Over the past month, foreign ministries (MFAs) have been actively involved in national efforts to stem the coronavirus outbreak. Thus far, foreign ministries have been charged with three tasks. First, offering consular...KEEP READING
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A Valentine to China
One of the indicators of a nation’s soft power is the export of its festivals beyond its borders. Festivals that are fun for participants and simultaneously offer a business opportunity find an especially eager audience.
Of the U.S. holidays, Halloween and Valentine’s Day seem to be doing especially well. As any Westerner who has traveled in East Asia knows, Valentine’s is a favorite in many young people, especially in urban centers. Chinese couples are reported to spend more than twice as much on gifts and treats to mark the day than Americans do. This year, of course, the day is overshadowed by restrictions associated with the current Covid-19 (Coronavirus) public health crisis in China, but all the more reason to send love to the citizens experiencing the crisis, and especially our peers in the Chinese public diplomacy studies community.
Some are marking the day with action. At the Centre for Public Diplomacy at Beijing Foreign Studies University (BFSU), the students and their professor Zhou Xinyu see Valentine’s Day in the time of Coronavirus as a moment to act. They see misunderstanding of China around the world, especially in relation to the use of masks by Chinese citizens.
People wear masks in the first instance as a gesture of civic responsibility.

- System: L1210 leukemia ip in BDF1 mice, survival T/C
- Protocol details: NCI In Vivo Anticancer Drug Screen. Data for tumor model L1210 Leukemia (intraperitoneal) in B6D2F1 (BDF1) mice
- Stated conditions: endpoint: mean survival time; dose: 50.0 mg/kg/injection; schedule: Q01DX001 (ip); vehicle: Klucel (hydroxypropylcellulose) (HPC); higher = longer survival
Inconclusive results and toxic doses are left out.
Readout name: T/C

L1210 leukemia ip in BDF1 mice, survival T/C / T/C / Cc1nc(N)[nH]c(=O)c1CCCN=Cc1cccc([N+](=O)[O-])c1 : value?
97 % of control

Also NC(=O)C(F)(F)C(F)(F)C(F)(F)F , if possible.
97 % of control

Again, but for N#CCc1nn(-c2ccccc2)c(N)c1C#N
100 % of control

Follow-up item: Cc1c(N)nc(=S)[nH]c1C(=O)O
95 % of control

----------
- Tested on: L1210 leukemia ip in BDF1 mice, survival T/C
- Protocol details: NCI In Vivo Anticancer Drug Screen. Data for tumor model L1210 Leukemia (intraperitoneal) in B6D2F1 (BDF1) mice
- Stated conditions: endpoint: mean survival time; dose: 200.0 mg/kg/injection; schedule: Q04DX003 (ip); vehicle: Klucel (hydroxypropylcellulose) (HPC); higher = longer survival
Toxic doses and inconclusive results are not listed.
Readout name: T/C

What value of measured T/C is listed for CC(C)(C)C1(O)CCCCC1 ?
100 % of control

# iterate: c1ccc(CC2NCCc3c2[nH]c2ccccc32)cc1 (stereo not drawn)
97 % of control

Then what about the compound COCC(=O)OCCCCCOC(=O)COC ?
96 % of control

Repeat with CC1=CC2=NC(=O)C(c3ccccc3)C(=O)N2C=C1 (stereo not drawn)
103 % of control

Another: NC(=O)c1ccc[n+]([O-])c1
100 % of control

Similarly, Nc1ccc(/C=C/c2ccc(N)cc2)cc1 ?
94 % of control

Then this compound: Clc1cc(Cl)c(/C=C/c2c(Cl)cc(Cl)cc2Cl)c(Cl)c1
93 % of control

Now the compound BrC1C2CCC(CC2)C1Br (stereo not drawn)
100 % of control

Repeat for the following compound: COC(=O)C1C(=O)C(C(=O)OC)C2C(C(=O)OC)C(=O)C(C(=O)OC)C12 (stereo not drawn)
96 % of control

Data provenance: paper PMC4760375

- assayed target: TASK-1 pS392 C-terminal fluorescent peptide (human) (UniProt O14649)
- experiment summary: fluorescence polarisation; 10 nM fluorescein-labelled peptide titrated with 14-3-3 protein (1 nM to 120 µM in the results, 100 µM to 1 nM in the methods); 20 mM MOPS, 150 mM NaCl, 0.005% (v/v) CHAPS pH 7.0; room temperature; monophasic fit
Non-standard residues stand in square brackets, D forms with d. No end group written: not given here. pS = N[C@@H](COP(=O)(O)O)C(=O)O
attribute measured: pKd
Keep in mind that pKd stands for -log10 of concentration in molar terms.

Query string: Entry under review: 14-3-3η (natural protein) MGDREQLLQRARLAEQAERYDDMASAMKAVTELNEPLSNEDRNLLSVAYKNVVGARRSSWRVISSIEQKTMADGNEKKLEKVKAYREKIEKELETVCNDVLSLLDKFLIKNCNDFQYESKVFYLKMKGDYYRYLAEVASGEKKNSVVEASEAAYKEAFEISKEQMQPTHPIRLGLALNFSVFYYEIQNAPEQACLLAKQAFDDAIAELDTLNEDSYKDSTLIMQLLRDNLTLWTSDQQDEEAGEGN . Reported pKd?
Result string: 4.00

Westerners often assume that masks are a sign that someone is fearful of their environment and even suspect that the people around them at the airport or in the street are diseased. Perhaps we Westerners feel that withholding ones face breaks some kind of unspoken contract with the world around and that we strangers have a right to be smiled at. That feeling has surfaced in debate around the burqa in Western Europe.
The reality of Chinese masks is the reverse of this: People wear masks in the first instance as a gesture of civic responsibility. At a time when a society is wrestling with a virus that has the potential to become a global epidemic, these small gestures of love toward the community and the outside world accumulate to something much more valuable than a Hallmark card and a box of chocolate.
Seeking to dramatize this and understanding the importance of acknowledging the gestures of goodwill from friends and neighbors around the world, the BFSU students plan to post Valentine pictures of themselves in masks, which have been decorated with smiles to show their underlying emotions of love for others and gratitude for support from outside. The project has included the two cartoons illustrated here:
I send my own love back to the institution where I was so happy to teach back in March 2015. The students and colleagues are in my thoughts and I know we would be in theirs if the situation were reversed.
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